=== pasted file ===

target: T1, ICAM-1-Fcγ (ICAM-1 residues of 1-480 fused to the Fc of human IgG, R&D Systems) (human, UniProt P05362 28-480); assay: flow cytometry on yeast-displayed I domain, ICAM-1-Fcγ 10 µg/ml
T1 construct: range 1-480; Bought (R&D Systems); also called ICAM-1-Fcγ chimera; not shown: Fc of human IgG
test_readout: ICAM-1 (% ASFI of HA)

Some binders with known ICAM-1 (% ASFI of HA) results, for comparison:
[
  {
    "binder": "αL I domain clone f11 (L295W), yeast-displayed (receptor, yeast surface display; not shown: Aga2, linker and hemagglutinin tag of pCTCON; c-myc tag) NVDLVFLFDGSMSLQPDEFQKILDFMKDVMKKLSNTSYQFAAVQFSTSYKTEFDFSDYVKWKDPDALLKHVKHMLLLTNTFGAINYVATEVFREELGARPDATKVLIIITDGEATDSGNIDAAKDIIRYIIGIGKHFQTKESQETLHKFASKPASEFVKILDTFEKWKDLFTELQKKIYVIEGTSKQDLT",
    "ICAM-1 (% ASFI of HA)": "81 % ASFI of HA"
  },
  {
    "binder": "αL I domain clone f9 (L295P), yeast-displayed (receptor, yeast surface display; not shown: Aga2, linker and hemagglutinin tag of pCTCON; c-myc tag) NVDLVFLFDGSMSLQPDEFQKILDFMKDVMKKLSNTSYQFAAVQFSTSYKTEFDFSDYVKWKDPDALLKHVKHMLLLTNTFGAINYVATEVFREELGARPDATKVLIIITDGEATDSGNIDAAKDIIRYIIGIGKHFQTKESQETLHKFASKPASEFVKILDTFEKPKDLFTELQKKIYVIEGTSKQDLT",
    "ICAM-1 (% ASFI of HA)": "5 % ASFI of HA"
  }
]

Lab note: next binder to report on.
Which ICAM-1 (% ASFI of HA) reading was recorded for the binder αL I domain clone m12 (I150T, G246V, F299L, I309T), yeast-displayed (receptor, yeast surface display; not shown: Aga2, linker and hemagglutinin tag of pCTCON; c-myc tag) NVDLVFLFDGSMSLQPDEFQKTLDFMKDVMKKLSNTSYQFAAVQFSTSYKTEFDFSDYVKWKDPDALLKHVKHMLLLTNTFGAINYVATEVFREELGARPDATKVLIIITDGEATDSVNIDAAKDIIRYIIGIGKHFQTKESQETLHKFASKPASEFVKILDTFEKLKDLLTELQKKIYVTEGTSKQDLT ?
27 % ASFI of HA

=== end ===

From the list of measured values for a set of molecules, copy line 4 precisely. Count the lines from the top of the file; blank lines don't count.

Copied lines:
Some binders with known ICAM-1 (% ASFI of HA) results, for comparison: